The story of a falling out, a relationship rekindled and a review: Bulleit Bourbon
Can you believe that Bourbon Heritage Month is almost over? Tomorrow marks the closing ceremonies and if you are like me, you'll be marking the occasion solemnly, with a bit of time for quiet reflection on bourbons come and bourbons gone...
Oh who am I kidding? While bourbon lends itself to the quiet contemplation quite nicely, the last hurrah of a month of bourbon should be celebrated. You should raise a glass and let people know that while the official celebration is damn near over, you keep bourbon in your heart all year long.
To such an end, I'd like to introduce you to a friend of mine. This friend has been with me for most of my bourbon journey. He comes from good stock, though he's a bit shy of telling you exactly where he's from. He's got a reputation for hanging out with musicians, cowboys, and other rough and rowdy types. But he's nice to have around in a pinch and very seldom lets you down.
Bulleit Bourbon was my first "favorite bourbon," as it is for many people just getting into bourbon. I think that's partly because it is just expensive enough at around $30 to let you feel that you might be drinking the "good stuff" and put together well enough to not make you regret spending the money.
Yes, it was my first favorite. But, until recently I hadn't purchased a bottle for a couple years. What happened? Well, like any first love, we grew apart. I was looking for the next big thing. More expensive. Harder to find. Limited. Rare. Better, right? You know the drill. I was always out looking for a taste of the strange. Add in the fact that, at the time I finished that last bottle, I hadn't quite come to terms with drinking bourbon without a large chunk of ice and my relationship with Bulleit was doomed. It was everything that the "good" bourbons weren't. It was inexpensive (by comparison). It was readily available. It wasn't "rare" or "limited." And on top of it all, it didn't do well with that large chunk of ice I used to add to every glass. It fell apart into a watery mess.
So I left it behind. I moved on. I still had a soft spot for it, I mean, who doesn't for their first love. But, no, I barely acknowledged its presence when I'd see it sitting there on the shelf. And did I feel guilty about that? Heck no. I was better than it and we both knew it.
But then a funny thing happened. The next big thing lost its luster. I lost the sense of satisfaction from the hunt. Expensive just seemed...expensive. I just wanted something that wouldn't break the bank. And that I wouldn't feel bad about emptying. And I started to think about the bourbons that I used to love back when everything was new and fun. And I turned back to my first favorite. At the beginning of the month, on my birthday, I bought myself a bottle of Bulleit to see if it was as good as I remembered or as bad as I remembered.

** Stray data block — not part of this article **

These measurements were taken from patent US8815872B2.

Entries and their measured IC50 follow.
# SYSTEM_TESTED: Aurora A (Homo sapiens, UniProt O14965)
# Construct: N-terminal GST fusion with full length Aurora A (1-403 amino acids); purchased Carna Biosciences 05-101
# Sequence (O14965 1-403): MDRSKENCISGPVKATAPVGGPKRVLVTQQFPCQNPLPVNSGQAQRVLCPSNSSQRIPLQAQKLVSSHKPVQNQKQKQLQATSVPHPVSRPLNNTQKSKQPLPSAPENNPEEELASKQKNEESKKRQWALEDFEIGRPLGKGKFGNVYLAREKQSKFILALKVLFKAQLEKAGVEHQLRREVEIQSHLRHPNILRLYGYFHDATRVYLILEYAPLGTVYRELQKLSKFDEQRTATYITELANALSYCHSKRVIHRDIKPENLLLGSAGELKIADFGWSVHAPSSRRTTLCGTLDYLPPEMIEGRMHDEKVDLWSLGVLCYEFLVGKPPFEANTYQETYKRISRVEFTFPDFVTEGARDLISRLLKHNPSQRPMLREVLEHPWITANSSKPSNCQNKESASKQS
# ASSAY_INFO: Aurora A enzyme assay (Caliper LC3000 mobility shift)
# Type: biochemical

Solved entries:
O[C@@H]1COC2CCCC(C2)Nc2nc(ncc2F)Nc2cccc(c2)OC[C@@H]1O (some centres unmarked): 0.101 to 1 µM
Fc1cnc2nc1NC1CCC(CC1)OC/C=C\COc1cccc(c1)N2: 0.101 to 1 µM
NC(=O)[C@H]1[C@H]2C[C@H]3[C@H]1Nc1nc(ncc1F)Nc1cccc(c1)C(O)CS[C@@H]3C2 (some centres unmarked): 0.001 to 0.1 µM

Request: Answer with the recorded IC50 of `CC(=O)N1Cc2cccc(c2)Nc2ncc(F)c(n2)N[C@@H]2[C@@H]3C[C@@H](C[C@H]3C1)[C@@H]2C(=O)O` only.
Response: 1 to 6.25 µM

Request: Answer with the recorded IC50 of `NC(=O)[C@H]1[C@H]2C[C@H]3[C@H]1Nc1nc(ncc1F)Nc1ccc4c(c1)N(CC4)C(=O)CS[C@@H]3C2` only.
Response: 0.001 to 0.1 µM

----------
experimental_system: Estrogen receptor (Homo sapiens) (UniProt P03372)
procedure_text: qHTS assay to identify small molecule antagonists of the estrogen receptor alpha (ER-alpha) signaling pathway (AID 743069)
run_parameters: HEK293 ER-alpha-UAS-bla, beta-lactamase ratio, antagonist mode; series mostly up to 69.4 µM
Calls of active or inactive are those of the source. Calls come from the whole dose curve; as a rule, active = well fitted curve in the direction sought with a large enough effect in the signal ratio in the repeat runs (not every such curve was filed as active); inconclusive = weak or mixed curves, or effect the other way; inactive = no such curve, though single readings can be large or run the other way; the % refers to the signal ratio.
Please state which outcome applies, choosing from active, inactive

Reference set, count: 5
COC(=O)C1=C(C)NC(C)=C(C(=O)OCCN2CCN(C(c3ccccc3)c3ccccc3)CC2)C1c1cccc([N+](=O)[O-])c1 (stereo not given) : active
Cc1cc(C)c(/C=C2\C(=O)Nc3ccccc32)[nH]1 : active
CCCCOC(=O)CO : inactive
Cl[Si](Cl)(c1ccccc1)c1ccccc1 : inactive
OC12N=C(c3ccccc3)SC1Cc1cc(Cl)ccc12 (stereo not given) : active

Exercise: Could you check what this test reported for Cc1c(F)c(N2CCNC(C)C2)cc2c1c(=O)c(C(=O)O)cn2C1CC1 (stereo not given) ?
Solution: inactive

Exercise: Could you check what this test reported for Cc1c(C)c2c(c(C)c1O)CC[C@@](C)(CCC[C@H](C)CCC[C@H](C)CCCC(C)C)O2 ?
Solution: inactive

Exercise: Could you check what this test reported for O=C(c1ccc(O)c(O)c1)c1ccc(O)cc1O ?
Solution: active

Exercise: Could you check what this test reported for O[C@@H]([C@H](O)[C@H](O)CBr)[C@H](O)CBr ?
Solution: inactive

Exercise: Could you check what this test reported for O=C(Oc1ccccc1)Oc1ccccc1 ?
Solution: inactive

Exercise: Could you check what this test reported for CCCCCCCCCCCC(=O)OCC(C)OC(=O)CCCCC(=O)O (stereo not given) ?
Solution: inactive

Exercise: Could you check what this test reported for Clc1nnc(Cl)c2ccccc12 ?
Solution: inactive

Let's see how it did.
Nose: JuicyFruit gum, citrus, sawdust and a tiny bit of smoke.
Mouth: Smoke, sawdust, vanilla, honey and rye spice. This is a hot one.
Finish: The heat continues in a hot finish that settles right over the heart and stays there for a while. Good length to the finish. It's got a good bit of bitter tannins that dry the mouth after you swallow.
Thoughts: It turns out it was as good as I remember. I really like this. It's a touch hot so it will benefit from the addition of a little water or a very small cube of ice. But be careful. Add too much and it will fall apart and be too thin and watery. The conventional wisdom is that this is made by Four Roses for Diagio and I'd believe that as I found the JuicyFruit gum on the nose that I often associate with Four Roses. And for the price, this is just a damn fine bourbon that you should be happy to have on the shelf and not be too sad when you finish. I mean, there is another bottle waiting for you right where you got that one from.
And that's a good thing.
So, right after I finished posting this, I pick up the news to find the following (brought to us by WhiskyCast): Decision Time for Diageo On Sitzel-Weller.
From what I understand, this shouldn't affect the ubiquity of Bulleit for a while, if ever. I've read that Diageo ages the bourbon themselves so if Four Roses quits supplying unaged juice in six months there should still be Four Roses produced Bulleit aging for a few more years. The remaining stocks might be mixed with other non-four Roses produced bourbon as they get a new supplier or start producing themselves. In such a possibility, the taste would gradually change over time, but that's part of the fun of bourbon. As much as people try to claim that nothing ever changes, over time it always does.
It does mean that there will be a sample or two of my current bottle put into the library of samples I keep so that I can revisit it in a few years as a comparison.